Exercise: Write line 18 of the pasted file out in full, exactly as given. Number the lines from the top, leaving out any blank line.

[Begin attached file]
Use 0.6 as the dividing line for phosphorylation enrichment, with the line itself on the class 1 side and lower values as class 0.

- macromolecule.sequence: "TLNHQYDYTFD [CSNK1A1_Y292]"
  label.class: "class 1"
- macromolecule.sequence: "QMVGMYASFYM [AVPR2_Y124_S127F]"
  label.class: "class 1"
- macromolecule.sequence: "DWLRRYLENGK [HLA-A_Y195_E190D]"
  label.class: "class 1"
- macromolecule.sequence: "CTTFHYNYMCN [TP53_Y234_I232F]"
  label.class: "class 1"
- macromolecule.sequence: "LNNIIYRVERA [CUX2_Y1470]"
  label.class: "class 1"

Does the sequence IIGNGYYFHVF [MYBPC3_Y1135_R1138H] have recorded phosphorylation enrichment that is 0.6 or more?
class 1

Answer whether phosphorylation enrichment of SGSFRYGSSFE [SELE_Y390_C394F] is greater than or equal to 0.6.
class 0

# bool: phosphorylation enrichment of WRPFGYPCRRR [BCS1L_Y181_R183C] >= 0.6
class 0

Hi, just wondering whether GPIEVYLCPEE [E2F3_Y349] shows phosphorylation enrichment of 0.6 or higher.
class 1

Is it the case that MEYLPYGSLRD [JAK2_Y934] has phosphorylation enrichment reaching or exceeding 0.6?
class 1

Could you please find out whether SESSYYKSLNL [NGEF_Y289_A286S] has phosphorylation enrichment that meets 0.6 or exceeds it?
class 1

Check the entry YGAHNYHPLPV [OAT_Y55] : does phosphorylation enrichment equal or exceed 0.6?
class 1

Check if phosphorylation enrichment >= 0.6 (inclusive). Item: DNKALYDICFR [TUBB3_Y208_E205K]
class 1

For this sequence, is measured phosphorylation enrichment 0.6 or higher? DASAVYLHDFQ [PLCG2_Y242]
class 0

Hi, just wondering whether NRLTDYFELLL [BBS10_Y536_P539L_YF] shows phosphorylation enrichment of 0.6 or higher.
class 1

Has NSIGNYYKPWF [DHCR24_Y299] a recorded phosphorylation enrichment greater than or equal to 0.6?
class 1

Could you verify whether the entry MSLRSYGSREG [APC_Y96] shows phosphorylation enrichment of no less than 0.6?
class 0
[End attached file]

Hi, just wondering whether GPIEVYLCPEE [E2F3_Y349] shows phosphorylation enrichment of 0.6 or higher.